Code:

_authenticationContext = 
     new AuthenticationContext("https://login.windows.net/21211b42-1e25-4046-8872-d8832a38099b");

ClientCredential clientCred2 = 
     new ClientCredential("2188a797-7d21-41dc-84f3-3c1720262614", "HBheXXXXXXXXXXXXXXXXXXXXXXXXXXXM=");
AuthenticationResult _authenticationResult = 
     _authenticationContext.AcquireToken("https://localhost:9001", clientCred2);

The flow here introduces a new concept, the credential, which needs to be initialized for the client and passed to AcquireToken. There are other credential types, such as X.509, but the differences are only syntactic.

Example here.

Confidential Client Code Grant

This scenario is the most classic OAuth2 flow. ADAL .NET expects you to obtain the code on your own, given that the exact flow would depend on the stack you are developing against (web forms?MVC?).

Once you have that, you can pass it to AcquireTokenByAuthorizationCode. The method name departs from the main AcquireToken because it does not fully participate in the ADAL’s mainstream flow (for example, it does not save results in the cache).

We don’t have a sample for this, but we should publish one soon.

Notable Features

The above are the main supported topologies. ADAL also have some cross-cutting features that can improve your control over a specific scenario or make it easy to target specific types opf applications (e.g. apps that deal with a single user for their entire lifetime, vs apps which maintain multiple users at once).

Here I am going to list the main ones in no particular order, and give you a super-quick hit at what they are useful for; each of them is worth its own blog post, and I’ll try to diligently make that happen in the weeks ahead.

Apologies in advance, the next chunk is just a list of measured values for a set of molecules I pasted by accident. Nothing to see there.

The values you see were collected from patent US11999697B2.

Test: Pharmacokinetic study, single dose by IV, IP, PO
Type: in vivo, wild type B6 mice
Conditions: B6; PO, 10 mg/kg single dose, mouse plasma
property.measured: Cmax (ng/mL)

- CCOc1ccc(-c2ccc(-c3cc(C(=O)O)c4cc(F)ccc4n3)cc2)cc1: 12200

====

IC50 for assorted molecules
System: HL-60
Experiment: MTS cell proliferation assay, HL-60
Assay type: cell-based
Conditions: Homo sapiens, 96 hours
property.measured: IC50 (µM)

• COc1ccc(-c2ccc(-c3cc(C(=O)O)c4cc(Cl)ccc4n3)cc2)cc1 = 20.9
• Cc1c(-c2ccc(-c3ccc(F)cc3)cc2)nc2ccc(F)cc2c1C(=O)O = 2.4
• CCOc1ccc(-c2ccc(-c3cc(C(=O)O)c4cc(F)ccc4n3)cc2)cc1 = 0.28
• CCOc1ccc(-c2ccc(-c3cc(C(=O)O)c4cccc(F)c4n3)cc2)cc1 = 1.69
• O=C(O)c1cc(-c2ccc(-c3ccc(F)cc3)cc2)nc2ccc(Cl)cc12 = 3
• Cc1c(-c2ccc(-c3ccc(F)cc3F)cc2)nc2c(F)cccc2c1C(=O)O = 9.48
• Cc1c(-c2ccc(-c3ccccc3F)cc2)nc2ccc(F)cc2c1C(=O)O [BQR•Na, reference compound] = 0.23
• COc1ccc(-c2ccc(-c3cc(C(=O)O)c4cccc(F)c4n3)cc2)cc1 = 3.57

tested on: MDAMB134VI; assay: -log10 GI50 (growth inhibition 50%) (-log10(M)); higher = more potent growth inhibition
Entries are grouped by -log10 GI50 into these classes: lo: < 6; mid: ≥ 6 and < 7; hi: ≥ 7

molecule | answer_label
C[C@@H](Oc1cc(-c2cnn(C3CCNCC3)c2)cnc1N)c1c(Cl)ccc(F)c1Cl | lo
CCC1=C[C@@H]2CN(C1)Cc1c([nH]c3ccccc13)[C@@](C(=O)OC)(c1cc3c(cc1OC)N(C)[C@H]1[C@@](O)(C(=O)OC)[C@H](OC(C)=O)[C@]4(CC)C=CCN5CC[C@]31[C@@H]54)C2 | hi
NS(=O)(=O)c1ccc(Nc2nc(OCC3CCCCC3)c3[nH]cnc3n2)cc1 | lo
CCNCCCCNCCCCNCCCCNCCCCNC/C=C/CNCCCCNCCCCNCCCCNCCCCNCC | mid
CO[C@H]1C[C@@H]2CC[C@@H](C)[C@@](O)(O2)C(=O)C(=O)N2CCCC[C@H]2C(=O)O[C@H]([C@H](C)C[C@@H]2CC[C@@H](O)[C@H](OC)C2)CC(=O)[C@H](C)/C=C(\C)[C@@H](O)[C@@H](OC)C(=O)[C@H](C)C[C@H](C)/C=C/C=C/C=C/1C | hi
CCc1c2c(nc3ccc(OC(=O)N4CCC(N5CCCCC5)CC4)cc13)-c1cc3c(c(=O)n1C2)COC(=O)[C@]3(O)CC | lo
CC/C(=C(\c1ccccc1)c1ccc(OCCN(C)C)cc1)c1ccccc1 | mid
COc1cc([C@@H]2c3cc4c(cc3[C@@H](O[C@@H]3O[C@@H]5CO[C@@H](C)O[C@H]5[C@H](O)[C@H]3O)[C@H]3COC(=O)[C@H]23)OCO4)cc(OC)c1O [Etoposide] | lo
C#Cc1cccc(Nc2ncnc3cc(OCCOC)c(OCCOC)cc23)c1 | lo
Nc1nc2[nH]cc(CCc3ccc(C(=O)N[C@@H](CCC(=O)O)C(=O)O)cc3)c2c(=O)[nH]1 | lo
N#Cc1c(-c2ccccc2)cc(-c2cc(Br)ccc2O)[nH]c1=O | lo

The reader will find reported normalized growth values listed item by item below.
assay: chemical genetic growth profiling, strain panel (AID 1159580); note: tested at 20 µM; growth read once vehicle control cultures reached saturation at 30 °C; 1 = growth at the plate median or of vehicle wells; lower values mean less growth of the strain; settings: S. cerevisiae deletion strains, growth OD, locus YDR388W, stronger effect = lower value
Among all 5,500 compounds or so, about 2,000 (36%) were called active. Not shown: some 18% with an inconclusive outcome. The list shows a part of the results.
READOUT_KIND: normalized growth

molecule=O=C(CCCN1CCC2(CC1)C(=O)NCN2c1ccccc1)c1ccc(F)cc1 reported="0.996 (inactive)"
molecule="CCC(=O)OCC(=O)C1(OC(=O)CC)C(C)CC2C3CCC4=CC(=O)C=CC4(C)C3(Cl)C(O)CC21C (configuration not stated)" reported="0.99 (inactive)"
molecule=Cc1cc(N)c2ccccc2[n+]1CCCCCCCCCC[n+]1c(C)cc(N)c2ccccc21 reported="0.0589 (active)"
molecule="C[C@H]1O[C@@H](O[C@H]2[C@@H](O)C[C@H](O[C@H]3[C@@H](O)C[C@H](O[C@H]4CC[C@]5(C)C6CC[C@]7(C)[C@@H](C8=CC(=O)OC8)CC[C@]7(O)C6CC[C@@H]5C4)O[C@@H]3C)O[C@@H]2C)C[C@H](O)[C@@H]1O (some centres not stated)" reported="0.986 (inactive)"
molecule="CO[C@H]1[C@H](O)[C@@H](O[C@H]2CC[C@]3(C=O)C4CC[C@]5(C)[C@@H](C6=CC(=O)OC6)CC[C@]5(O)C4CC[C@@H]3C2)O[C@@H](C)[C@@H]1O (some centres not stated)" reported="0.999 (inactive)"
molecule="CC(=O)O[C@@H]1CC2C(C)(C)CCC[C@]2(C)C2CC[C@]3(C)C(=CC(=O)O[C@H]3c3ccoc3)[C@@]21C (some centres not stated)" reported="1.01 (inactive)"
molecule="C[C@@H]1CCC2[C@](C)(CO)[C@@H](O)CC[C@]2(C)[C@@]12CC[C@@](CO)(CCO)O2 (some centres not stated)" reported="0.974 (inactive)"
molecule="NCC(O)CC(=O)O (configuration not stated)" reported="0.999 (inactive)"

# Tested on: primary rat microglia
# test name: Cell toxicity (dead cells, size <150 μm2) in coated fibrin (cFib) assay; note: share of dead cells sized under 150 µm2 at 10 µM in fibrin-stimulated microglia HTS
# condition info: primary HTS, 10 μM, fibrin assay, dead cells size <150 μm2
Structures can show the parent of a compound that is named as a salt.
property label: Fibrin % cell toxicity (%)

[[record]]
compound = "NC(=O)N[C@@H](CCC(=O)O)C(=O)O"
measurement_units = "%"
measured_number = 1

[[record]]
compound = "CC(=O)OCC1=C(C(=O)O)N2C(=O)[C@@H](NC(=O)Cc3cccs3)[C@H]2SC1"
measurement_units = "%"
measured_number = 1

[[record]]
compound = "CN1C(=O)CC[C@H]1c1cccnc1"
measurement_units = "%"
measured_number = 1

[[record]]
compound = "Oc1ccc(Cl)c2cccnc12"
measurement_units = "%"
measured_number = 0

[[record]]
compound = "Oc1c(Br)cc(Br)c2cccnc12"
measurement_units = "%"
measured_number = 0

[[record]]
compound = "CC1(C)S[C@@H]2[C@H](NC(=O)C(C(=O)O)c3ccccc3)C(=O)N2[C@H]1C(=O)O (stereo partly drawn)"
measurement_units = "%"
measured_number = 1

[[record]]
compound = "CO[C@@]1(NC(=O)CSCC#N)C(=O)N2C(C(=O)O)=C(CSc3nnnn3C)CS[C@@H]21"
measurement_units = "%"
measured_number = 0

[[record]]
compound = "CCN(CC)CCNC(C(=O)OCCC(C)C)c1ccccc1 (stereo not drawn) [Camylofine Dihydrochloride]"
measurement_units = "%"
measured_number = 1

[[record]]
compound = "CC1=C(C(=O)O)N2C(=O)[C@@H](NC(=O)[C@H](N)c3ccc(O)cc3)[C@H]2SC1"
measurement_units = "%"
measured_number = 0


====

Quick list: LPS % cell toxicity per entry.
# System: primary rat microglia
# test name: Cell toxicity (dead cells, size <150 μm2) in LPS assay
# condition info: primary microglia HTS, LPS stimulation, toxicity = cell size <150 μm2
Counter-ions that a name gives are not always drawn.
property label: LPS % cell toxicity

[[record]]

Resource Driven Discovery

Resources receiving unauthenticated or incorrectly secured requests can send back a challenge that indicates useful info such as which authority they trust, what is their resourceID, and so on. ADAL is capable of reading the format of that challenge and trigger a token acquisition on the basis of that.

Instance discovery and validation

ADAL protects you from resources forwarding you to malicious authorities by validating the authority URL against known templates. Note, this holds for AAD but ADFS is not currently capable of automated validation hence for ADFS scenarios you need to opt out of this function (at AuthenticationContext construction time).

Cache related features

ADAL comes with a default in-memory cache which spans the process, and that gets used automatically. That cache is fully queryable via LINQ, and contains far more than just tokens: when available, the cache will also contain user info such as identifiers, first and last name, and so on.

You can easily implement your own cache and plug it in: you might want to do so when you want a persistent store, enforce your own boundaries between cache stores associated to different AuthenticatonContext instances, and so on.

Broad Use Refresh Tokens

AAD issues refresh tokens that can redeemed for access tokens associated to any resource in the tenant, as opposed to just the resource they were originally obtained for. ADAL is aware of this possibility, and will actively take advantage of it when available.

Common endpoint

AAD offers a “common” endpoint not tied to any specific tenant; when used, such endpoints allows the end user to determine which tenant should be used according to the UPN he or she enters in the username field. ADAL supports late-binding AuthenticationContext which start against common but are adjusted after the first authentication disambiguates the tenant.

Experience modifiers

ADAL offers various flags for exercising more control over how the experience takes place, such as flags for guaranteeing that the end user will be prompted no matter what’ in the cache

Direct use of refresh tokens

For expert users, ADAL offers methods for using refresh tokens directly. Those methods do not affect the cache content.

To Learn More

ADAL is designed to help you to take advantage of Active Directory in your apps with a simple object model which does not require you to get a PhD in protocols & information security. It is one of the most obvious examples of the on-premises/cloud symmetry in Microsoft’s offering, given that the same code can be pointed to a Windows Azure AD or to an ADFS with practically no changes. I am incredibly proud of what the team has accomplished, and I feel privileged to have had the chance of working with such fine engineers on this key component.
Now that we finally hit GA, you can use ADAL .NET in production in your own apps: if you have questions, doubts or feedback feel free to hit the Contact tab and send me a not!

Also: ADAL .NET is just the first release of the ADAL family. Stay tuned for news in this area Smile